One-Third of Americans Have Hope for a Secure Retirement

Thirty-five percent of Americans think it is possible for a middle-income family to save for a secure retirement. 

According to a COUNTRY Financial survey, this is up six points from this time last year, and the first increase in five years. This increase may be because many Americans did not have to postpone their retirement as a result of the economic downturn, and people are also taking positive steps to finance their golden years.

Nearly four in 10 (36%) will not have to delay their retirement as a result of the economic downturn. Fifty-seven percent either maintained or increased the amount they contribute to their nest egg, a three-point increase from last year.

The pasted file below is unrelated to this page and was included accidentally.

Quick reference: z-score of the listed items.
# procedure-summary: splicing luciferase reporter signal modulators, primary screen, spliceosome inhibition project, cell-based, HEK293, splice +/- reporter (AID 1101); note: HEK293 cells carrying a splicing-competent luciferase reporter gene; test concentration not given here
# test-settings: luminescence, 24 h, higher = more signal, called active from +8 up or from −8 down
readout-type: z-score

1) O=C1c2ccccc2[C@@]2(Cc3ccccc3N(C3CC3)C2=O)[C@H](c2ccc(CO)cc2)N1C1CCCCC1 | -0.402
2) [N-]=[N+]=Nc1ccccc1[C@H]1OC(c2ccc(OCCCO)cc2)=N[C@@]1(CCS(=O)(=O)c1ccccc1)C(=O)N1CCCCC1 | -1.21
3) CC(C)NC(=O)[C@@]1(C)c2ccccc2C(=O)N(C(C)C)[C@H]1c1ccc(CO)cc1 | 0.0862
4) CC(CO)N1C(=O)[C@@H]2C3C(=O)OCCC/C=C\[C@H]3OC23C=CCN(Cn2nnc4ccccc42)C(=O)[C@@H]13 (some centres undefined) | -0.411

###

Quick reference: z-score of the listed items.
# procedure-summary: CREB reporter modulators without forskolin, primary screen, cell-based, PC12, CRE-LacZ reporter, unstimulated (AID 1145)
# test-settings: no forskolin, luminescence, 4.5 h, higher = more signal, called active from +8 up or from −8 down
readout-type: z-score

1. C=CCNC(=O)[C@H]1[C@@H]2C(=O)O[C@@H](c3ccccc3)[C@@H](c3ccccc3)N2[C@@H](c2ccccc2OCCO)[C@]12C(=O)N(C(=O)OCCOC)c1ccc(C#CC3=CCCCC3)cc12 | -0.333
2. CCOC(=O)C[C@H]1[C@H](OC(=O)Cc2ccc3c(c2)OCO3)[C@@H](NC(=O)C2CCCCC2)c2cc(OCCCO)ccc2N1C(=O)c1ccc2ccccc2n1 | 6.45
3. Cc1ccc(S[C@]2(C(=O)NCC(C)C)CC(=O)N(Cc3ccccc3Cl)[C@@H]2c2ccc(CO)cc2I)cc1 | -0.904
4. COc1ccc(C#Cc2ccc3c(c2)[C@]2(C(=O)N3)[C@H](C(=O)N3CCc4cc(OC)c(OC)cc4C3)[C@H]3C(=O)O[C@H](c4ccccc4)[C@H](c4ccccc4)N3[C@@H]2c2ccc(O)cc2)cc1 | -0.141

However, others are confronting new realities of retirement caused by years of economic instability. A quarter of Americans must delay their retirement by three years or more. This instability might also be why a majority (55%) expect to take a part-time job during retirement to augment their savings.

Social Security Uncertainty Weighs on Americans 

The ongoing debate about the future of Social Security might be impacting how Americans factor it into their overall nest egg. Just one-third are confident Social Security will pay them all of their promised benefits. Those in the Gen X age group are the least confident. Just 14% of those ages 30 to 39 and 26% of those ages 40 to 49 believe they will receive their promised benefits.

Forty-one percent of those with a financial planner say less than one-quarter of their retirement income will come from Social Security. Only 25% of those without a planner say the same.

The COUNTRY survey on retirement is based on a national telephone survey of 3,000 Americans and is compiled by Rasmussen Reports, LLC.